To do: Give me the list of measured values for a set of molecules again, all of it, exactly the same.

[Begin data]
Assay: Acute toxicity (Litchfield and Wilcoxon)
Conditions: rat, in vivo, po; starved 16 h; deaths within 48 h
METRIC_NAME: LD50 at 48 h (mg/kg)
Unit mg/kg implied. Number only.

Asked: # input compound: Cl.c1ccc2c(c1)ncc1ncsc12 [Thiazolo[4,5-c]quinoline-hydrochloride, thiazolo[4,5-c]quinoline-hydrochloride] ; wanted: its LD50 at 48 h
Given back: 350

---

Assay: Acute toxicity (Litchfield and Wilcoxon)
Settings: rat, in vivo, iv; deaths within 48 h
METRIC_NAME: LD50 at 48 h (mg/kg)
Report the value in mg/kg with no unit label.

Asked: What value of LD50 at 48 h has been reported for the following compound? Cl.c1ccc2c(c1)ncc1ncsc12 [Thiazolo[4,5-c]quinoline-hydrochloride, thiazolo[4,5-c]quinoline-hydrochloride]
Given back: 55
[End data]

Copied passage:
Assay: Acute toxicity (Litchfield and Wilcoxon)
Conditions: rat, in vivo, po; starved 16 h; deaths within 48 h
METRIC_NAME: LD50 at 48 h (mg/kg)
Unit mg/kg implied. Number only.

Asked: # input compound: Cl.c1ccc2c(c1)ncc1ncsc12 [Thiazolo[4,5-c]quinoline-hydrochloride, thiazolo[4,5-c]quinoline-hydrochloride] ; wanted: its LD50 at 48 h
Given back: 350

---

Assay: Acute toxicity (Litchfield and Wilcoxon)
Settings: rat, in vivo, iv; deaths within 48 h
METRIC_NAME: LD50 at 48 h (mg/kg)
Report the value in mg/kg with no unit label.

Asked: What value of LD50 at 48 h has been reported for the following compound? Cl.c1ccc2c(c1)ncc1ncsc12 [Thiazolo[4,5-c]quinoline-hydrochloride, thiazolo[4,5-c]quinoline-hydrochloride]
Given back: 55